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The number of young men enrolled in colleges across the U.S. is decreasing.

Sep 08 2021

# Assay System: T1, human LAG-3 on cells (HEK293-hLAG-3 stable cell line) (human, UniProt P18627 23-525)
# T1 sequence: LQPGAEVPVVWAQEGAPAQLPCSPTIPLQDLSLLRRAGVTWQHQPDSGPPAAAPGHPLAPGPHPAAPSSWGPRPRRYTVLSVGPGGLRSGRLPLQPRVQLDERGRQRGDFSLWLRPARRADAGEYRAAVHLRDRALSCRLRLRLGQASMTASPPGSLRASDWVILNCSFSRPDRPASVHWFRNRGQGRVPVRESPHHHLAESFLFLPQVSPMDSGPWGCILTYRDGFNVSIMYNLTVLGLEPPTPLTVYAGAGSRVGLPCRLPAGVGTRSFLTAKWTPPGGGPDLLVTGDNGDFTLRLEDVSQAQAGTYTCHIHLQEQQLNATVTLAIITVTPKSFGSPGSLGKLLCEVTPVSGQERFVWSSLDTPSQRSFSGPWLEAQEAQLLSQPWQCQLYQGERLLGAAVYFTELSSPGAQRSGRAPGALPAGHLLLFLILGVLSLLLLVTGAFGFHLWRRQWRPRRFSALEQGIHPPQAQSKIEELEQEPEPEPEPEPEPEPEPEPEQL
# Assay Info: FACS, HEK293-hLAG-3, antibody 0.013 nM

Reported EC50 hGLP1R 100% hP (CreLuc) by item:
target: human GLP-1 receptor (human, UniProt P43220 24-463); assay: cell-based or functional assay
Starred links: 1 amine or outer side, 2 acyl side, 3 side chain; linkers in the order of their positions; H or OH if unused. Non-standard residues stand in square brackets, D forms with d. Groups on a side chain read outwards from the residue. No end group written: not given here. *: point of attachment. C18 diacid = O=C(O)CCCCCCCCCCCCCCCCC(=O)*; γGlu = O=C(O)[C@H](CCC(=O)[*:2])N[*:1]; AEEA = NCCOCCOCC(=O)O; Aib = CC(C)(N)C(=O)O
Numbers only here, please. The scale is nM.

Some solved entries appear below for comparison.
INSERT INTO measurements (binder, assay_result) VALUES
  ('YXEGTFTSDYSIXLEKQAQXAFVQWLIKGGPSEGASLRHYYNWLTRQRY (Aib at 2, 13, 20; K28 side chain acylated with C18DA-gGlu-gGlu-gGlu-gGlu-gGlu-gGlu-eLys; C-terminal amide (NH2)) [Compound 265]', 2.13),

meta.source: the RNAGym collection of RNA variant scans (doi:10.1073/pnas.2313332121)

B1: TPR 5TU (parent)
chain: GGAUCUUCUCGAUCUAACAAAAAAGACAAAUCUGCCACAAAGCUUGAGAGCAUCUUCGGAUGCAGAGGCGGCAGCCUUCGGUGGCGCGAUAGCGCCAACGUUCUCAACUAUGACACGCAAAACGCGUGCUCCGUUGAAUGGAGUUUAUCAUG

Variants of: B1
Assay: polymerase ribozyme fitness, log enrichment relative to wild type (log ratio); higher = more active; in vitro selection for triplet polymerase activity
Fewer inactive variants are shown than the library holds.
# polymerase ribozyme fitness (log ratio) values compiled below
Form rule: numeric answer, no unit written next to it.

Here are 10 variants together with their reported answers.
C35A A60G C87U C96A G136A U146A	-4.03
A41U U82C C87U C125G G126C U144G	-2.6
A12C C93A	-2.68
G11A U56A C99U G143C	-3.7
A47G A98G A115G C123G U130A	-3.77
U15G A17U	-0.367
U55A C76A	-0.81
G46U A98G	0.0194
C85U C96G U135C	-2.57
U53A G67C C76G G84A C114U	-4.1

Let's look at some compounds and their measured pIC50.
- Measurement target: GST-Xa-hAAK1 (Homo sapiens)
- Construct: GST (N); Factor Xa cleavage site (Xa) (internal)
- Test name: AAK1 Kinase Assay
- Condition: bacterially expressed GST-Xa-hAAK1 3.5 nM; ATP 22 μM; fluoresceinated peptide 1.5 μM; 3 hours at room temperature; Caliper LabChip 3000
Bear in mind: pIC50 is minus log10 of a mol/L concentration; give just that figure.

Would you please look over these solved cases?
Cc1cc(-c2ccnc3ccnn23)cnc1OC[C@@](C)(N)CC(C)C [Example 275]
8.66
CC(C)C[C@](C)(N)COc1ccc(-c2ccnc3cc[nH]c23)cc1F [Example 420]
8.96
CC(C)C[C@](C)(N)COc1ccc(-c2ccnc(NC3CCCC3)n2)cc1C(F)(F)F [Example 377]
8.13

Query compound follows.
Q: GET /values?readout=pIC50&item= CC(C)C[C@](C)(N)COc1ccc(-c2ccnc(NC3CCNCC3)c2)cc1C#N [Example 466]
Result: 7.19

The number of young men enrolled in colleges across the U.S. is decreasing. For 40 years, the education gap in the U.S. has been widening as women continue to outpace males in enrollment rates at two- and four-year colleges. At the end of the 2020-2021 school year, 40.5% of college students were men and 59.5% were women—an all-time high according to enrollment data from the National Student Clearinghouse. The trend has accelerated because of the pandemic (nearly 700,000 fewer students were enrolled in colleges in spring 2021 compared with spring 2019), and according to one expert some young men quit school to get jobs and help with family finances as women left jobs to stay home with children during the pandemic. One student who withdrew from Bowling Green State University after starting his freshman year online during the pandemic notes, “College seems like, to me at least, the only logical path you can take in America…but for now, it is too big a struggle financially and academically.” YPulse’s recent education research found that 55% of students say their education has been severely set back because of COVID-19, and some are viewing work experience as more valuable than a college degree. (WSJ)